News and views from the award-winning author of the Class H Trilogy: AMERICA LIBRE, HOUSE DIVIDED and PANCHO LAND

Wednesday, November 16, 2011

Alabama is once again the site of "outside agitators"

Photo - Dave Martin AP
"Outside agitators." That's what the KKK and their ilk called those who came from other states to  protest legalized racial segregation in Alabama during the early 1960s. The protesters, who were mostly young and educated, arrived determined to overturn the Jim Crow laws that institutionalized second class status for their fellow African Americans.

Fast forward 50 years and history is in re-runs.

Yesterday over 100 demonstrators, many of them Latino college students from outside Alabama, staged a protest at the state capitol. The group came to protest HB-56, a recently-enacted Alabama anti-illegal immigration law which is now considered the nation's harshest.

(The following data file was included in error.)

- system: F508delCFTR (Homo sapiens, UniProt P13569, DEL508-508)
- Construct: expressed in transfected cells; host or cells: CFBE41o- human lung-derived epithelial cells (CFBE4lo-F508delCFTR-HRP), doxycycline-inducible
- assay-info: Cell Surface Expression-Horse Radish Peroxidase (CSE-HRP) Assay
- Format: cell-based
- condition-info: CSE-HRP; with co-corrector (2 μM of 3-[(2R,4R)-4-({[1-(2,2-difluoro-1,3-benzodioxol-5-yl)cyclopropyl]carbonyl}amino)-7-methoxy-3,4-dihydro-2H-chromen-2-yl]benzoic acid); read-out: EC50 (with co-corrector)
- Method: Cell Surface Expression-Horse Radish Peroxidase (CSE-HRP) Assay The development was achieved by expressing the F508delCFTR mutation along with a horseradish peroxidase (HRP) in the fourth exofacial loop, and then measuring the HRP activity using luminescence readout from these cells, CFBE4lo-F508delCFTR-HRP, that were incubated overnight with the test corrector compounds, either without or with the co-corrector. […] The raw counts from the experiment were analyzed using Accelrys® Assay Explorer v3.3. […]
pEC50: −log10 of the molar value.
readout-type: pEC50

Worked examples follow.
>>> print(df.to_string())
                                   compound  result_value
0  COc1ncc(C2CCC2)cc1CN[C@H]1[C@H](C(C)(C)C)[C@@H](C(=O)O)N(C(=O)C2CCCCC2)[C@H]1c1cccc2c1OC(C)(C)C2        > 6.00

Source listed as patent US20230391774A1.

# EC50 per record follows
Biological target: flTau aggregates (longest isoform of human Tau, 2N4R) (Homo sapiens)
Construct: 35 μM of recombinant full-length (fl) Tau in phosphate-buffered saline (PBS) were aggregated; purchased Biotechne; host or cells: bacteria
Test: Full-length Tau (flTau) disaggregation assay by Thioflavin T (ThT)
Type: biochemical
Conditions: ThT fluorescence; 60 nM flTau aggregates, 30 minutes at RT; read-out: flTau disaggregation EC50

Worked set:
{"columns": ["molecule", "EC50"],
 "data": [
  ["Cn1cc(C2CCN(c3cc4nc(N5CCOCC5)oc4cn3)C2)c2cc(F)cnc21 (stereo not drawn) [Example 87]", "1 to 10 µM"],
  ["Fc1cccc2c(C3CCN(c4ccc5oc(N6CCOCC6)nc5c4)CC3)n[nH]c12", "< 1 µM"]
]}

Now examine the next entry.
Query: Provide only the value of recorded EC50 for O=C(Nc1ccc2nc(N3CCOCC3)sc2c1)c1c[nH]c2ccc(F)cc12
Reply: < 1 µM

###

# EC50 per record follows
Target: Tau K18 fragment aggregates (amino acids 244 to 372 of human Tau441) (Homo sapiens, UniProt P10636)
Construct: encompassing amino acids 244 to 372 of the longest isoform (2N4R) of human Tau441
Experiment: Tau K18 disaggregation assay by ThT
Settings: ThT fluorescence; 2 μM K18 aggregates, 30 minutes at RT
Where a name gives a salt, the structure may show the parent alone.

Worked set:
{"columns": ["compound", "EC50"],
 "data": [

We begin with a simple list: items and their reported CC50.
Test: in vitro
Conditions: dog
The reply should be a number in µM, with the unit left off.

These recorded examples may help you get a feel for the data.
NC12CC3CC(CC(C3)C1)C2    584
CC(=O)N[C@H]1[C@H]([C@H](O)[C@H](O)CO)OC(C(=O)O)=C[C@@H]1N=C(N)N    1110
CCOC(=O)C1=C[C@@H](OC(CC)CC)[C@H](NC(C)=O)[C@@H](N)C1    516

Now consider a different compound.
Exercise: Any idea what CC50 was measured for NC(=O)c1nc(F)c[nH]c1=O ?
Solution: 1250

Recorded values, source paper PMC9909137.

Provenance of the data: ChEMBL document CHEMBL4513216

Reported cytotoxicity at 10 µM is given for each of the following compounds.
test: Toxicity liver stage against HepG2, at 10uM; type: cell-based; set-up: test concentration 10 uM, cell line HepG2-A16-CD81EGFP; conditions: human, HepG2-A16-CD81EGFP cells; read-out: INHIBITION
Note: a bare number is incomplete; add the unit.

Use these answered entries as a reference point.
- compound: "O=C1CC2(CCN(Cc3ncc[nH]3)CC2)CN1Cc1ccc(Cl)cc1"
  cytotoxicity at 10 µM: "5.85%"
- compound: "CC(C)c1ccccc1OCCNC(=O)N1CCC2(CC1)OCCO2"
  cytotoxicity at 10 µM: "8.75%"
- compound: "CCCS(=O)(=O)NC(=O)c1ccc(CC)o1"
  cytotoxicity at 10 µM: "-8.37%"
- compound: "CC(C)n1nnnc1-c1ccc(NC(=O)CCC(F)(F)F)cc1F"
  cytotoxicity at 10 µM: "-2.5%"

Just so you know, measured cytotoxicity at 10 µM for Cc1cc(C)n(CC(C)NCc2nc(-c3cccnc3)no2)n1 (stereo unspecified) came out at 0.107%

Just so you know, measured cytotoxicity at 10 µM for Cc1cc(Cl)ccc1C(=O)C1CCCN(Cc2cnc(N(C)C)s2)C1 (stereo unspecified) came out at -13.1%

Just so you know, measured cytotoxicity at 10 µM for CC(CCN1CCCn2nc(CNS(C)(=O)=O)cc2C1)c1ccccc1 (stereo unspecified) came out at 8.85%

“We had to come here," said Sonia Guinansaca, a Hunter College student from Harlem who is also an undocumented immigrant from Ecuador. "As the saying goes, injustice anywhere is injustice everywhere,”  Guinansaca told the New York Daily News.

The rising tide of protest has done little to deter lawmakers in other states from proposing similar legislation. Indeed, it seems many politicos see fear and loathing of the undocumented as a rich vein for votes.

Will these punitive laws provoke more protests by young, educated Latinos? That seems very likely. And when one in four children under ten in the U.S. today is a Latino, we may be seeing the tip of a generational iceberg of discontent.

Raul Ramos y Sanchez